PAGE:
Big bad oil company ExxonMobil is "on the defensive in the face of consumer ire and congressional indignation" as it raked in a "huge" first quarter profit, Washington Post's Steven Mufson informed readers of his front page May 2 article.
Mufson later noted that "[d]espite Exxon's colossal profit, the company's stock fell yesterday." Mufson blamed investors "shift[ing] gears" to turn to other stocks and pull out of commodities. Yet Mufson made no attempt to explore how "new congressional vows to come up with legislation" to tax oil company profits might play into investors being skittish about the company, a favored bogeyman of left-wing populist politicians in election years marked by high gasoline prices.
By contrast, the May 2 Financial Times took a less political, business-oriented look at ExxonMobil with a front-pager by Sheila McNulty and Carola Hoyos entitled, "Exxon oil production struggles for growth":
ExxonMobil, long regarded by its peers and investors as the most successful interational oil company, is beginning to show signs of weakness, revealing on Thursday that it is struggling to increase oil production and to squeeze profit out of its refining business.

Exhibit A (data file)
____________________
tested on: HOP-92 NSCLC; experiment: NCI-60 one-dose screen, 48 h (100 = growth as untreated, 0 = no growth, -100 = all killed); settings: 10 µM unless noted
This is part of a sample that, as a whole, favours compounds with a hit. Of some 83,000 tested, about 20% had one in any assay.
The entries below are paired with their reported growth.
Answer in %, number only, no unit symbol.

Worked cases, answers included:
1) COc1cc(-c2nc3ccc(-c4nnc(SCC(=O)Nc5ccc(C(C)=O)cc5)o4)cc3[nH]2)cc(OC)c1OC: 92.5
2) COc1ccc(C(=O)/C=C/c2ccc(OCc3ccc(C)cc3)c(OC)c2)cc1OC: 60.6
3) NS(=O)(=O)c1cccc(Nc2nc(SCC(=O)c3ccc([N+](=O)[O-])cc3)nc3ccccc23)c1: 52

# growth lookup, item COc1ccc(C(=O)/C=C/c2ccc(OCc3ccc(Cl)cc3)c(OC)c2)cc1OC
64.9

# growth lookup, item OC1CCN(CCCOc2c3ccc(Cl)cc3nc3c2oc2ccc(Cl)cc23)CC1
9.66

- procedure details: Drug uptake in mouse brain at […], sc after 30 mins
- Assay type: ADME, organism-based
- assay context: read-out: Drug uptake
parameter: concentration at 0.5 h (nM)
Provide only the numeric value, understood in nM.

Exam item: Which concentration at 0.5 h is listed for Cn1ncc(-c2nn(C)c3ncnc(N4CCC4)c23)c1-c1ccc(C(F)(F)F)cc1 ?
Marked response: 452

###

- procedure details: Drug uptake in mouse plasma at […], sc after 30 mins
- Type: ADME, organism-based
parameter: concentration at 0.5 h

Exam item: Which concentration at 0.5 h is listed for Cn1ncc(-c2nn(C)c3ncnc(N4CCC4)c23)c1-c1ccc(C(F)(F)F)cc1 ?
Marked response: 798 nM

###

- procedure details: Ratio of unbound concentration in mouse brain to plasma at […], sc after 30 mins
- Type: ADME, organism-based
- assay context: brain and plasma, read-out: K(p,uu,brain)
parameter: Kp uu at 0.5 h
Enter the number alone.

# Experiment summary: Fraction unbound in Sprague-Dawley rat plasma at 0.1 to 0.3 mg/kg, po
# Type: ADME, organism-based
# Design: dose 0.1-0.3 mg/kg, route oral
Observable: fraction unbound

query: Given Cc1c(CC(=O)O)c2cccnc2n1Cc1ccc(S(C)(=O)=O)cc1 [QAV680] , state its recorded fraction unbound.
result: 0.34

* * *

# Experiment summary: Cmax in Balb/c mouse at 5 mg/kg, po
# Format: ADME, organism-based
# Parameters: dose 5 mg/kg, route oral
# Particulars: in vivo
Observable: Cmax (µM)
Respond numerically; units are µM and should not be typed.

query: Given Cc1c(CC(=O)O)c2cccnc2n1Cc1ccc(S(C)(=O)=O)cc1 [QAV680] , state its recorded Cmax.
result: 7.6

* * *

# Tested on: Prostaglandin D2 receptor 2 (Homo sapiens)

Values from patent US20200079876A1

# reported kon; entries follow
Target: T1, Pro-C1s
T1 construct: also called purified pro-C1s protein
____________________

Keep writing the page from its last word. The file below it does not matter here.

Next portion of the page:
The disappointment was deepened by the fact that BP and Royal Dutch Shell, Exxon's closest rivals, had kept production flat or growing and had beaten expectations.
Of course, finding and using more oil reserves and boosting domestic refining capacity are two non-starters for the same liberal politicians clamoring for new windfall profits taxes. What's more, liberal conspiracy theorists often posit that oil companies game supply, keeping it artifically low to jack up prices and profits. Yet as the FT reports, it's the drop in oil production and tight refining capacity that are pose potential long-term threats to the oil company.